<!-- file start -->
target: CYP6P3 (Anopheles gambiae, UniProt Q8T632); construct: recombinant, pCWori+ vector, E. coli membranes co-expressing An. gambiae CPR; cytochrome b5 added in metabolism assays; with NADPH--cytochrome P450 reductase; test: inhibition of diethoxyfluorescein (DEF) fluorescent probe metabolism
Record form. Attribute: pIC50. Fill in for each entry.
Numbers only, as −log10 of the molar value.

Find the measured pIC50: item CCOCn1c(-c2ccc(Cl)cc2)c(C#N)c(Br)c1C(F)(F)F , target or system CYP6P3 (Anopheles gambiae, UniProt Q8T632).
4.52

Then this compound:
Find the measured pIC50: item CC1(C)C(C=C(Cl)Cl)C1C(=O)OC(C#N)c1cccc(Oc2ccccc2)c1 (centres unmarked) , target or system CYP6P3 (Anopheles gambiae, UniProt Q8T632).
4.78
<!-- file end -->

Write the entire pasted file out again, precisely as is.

target: CYP6P3 (Anopheles gambiae, UniProt Q8T632); construct: recombinant, pCWori+ vector, E. coli membranes co-expressing An. gambiae CPR; cytochrome b5 added in metabolism assays; with NADPH--cytochrome P450 reductase; test: inhibition of diethoxyfluorescein (DEF) fluorescent probe metabolism
Record form. Attribute: pIC50. Fill in for each entry.
Numbers only, as −log10 of the molar value.

Find the measured pIC50: item CCOCn1c(-c2ccc(Cl)cc2)c(C#N)c(Br)c1C(F)(F)F , target or system CYP6P3 (Anopheles gambiae, UniProt Q8T632).
4.52

Then this compound:
Find the measured pIC50: item CC1(C)C(C=C(Cl)Cl)C1C(=O)OC(C#N)c1cccc(Oc2ccccc2)c1 (centres unmarked) , target or system CYP6P3 (Anopheles gambiae, UniProt Q8T632).
4.78